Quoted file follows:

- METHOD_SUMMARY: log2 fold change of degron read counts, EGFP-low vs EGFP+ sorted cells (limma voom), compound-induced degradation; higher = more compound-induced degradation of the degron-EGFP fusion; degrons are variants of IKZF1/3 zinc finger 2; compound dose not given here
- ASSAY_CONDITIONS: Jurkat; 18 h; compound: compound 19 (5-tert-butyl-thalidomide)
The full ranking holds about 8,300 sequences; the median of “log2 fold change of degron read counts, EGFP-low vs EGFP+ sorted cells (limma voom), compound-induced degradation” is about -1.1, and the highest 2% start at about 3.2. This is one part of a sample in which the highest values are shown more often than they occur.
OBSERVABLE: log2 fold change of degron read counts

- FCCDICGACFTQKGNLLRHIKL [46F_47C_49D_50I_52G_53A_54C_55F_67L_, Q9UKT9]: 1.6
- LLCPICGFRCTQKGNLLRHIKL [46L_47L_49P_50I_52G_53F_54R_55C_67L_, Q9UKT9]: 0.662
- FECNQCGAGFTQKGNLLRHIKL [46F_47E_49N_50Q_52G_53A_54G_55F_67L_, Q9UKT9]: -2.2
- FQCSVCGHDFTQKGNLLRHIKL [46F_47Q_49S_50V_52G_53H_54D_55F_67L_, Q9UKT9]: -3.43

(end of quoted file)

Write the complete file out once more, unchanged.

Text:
- METHOD_SUMMARY: log2 fold change of degron read counts, EGFP-low vs EGFP+ sorted cells (limma voom), compound-induced degradation; higher = more compound-induced degradation of the degron-EGFP fusion; degrons are variants of IKZF1/3 zinc finger 2; compound dose not given here
- ASSAY_CONDITIONS: Jurkat; 18 h; compound: compound 19 (5-tert-butyl-thalidomide)
The full ranking holds about 8,300 sequences; the median of “log2 fold change of degron read counts, EGFP-low vs EGFP+ sorted cells (limma voom), compound-induced degradation” is about -1.1, and the highest 2% start at about 3.2. This is one part of a sample in which the highest values are shown more often than they occur.
OBSERVABLE: log2 fold change of degron read counts

- FCCDICGACFTQKGNLLRHIKL [46F_47C_49D_50I_52G_53A_54C_55F_67L_, Q9UKT9]: 1.6
- LLCPICGFRCTQKGNLLRHIKL [46L_47L_49P_50I_52G_53F_54R_55C_67L_, Q9UKT9]: 0.662
- FECNQCGAGFTQKGNLLRHIKL [46F_47E_49N_50Q_52G_53A_54G_55F_67L_, Q9UKT9]: -2.2
- FQCSVCGHDFTQKGNLLRHIKL [46F_47Q_49S_50V_52G_53H_54D_55F_67L_, Q9UKT9]: -3.43